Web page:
The Cayman Islands government is spending nearly $3 million preparing for potential Ebola virus cases, though it says it is unlikely the disease will reach these shores.
A total of $2.9 million has been spent on a field hospital, associated equipment, staff training and supplies to handle Ebola cases, according to local health officials.
This includes the Health Services Authority’s purchase of a $1.2 million Ebola-rated Odulair field hospital with capacity for up to eight patients, which will be set up in the Cayman Islands Hospital’s staff parking lot. A ventilator, dialysis machine, monitors, a wheelchair, laser thermometer and 36 reusable helmets have also been purchased, officials said.
While waiting for the new field hospital to arrive, a temporary quarantine area has been identified and is being equipped and supplied, should a worst-case scenario arise, according to health officials.
The Health Services Authority has also bought 500 protective “hazmat” suits to ensure local staff are protected. In a short-lived Ebola scare last month, when a U.S. visitor to Cayman was briefly suspected of having the virus, medics in hazmat suits transported the patient by ambulance to the Cayman Islands Hospital. Doctors later diagnosed her as having stomach flu.
There have been no cases of Ebola in Cayman or the Caribbean to date and the threat of the virus entering Cayman is low, officials said.
“Although the threat is very low, things could change and for that reason we should not be complacent,” said Osbourne Bodden, minister of health.
Hospital chiefs have been meeting to develop policies and procedures, but a formal protocol for hospital staff has not yet been released.
Should hospital staff encounter a suspected Ebola case, the Cayman Islands Hospital has identified front-line “Ebola Virus Disease Carers,” and select staff received training overseas about two weeks ago, according to a statement released by health officials Wednesday.
As well as the $1.2 million spent on the field hospital and its equipment, $1.7 million will be used to cover staff training, inpatient staffing, emergency medical services and supplies, health officials said.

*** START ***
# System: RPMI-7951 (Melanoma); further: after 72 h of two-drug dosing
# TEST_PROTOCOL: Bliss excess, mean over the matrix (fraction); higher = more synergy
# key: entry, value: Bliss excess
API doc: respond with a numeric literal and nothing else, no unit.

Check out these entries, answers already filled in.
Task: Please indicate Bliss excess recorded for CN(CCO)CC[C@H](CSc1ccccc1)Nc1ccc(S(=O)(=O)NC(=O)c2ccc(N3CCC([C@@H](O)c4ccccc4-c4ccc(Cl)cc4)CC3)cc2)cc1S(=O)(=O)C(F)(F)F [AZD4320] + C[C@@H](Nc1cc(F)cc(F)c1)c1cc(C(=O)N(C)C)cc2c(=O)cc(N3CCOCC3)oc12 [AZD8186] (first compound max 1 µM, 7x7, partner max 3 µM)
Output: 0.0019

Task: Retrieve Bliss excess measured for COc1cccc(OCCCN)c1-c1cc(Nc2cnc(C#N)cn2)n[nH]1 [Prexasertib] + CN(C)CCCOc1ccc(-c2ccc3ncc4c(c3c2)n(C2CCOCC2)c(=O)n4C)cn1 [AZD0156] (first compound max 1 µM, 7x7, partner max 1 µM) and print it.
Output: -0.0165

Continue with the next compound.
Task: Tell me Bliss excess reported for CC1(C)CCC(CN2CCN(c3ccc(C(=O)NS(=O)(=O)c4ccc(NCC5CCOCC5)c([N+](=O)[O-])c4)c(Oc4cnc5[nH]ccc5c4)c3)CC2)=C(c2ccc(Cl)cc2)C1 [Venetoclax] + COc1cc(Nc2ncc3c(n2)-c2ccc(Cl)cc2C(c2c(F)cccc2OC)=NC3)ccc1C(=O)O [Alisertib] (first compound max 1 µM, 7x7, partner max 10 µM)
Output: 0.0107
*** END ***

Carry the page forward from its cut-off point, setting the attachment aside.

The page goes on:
In an effort to cut down on the chances of the virus reaching Cayman, Cabinet last month approved a travel ban, which stops anyone from entering the country who has been to Liberia, Guinea, Sierra Leone or the Democratic Republic of Congo in the 21 days prior to arriving in Cayman.
The Cayman Islands Immigration Department also developed a travel health questionnaire which has been distributed to all airlines flying into the Cayman Islands. All tourists and returning residents are required to complete the form.
According to officials, there are 14 Nigerian nationals and one Liberian national living in Grand Cayman at the moment, and air passenger traffic from West Africa to the Cayman Islands is low.
Ebola is an infectious and generally fatal disease marked by fever and severe internal bleeding, and is transmitted through bodily fluids.
Countries with widespread transmission include the West African nations of Guinea, Liberia and Sierra Leone. There have also been cases reported in Nigeria, Spain, the United States and most recently, Bamako, Mali.
“The global picture is changing every day,” said Cayman’s Medical Officer of Health Kiran Kumar. “Hence, in addition to the countries with the travel ban, travelers from Mali also will be subjected to health screening and quarantine measures on arrival in Cayman.”
The virus has claimed 5,160 lives, according to the World Health Organization.